carried to their logical conclus.on, then a
republican or a populist, if honest and
capable, could Illi the execuiive < hair of
this leading democratic state with equal
'. Bu Wi I , belles .
the coming democratic convention w.ll
agree to this, and we are quite sure that
tin- great rank i.tti lile of the party hmds
a contrary opinion.
. an not 1 s post d to
uously that al! the rand .Id' .- for stale
house ofliccs shall have been original tree
silver men. though w. believe ‘t to 1..' a
string claim m then favor if they can
show that they are thus in perted har
mony with their party on the leading is
sues of Ihe day. Then is some merit, in
tin argument th.it the duties tiny have to
fulllll are merely fimvtioiial and that integ
rity and eapae'ty should b. the lirst test.
But as regards th- gos. rnor-hip, t here
are other matters to consider that our ' oii
l mporary has ■ vidently overlook d Tiie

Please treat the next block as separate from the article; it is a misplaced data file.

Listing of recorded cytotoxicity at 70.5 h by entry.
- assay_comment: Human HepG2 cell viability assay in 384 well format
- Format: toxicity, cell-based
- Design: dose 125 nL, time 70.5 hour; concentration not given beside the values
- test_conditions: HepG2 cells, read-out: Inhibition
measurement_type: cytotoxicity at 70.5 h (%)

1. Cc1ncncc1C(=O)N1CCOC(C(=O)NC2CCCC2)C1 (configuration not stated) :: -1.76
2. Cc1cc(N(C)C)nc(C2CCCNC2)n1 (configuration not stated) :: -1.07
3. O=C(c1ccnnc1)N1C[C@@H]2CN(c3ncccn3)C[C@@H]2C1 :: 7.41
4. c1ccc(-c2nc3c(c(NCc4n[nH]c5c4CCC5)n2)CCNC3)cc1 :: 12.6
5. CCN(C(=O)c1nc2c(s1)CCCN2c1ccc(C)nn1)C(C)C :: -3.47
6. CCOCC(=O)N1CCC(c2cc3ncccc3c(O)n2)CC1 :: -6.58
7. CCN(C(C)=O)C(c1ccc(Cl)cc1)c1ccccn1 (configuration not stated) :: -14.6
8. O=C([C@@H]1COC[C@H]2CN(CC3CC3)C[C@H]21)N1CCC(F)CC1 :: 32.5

man who .s nominated for that office be
comes the b Oder of tin- p. rty. both dur . :.
th,, campaign and after his inauguration.
Not onls liould lie b- ■ Id champion of
i„e platform adopted, but his known vi. w.;
as well as his politb.il speeches ire held
| H . of < ipial wi Ight w .l. that pin ",'oim,
both bv th- voters of the stale and by tin
out-id." world.
\y ,th tho convict problem d"linit, ly set
tled i,. y the present legislature, w. know
of no state issues ot .mportance upon
which to base a campaign; anyhow, the
condition of affairs in the nation, as it. di
rectly and din fully iiff-ctH every c'tizen of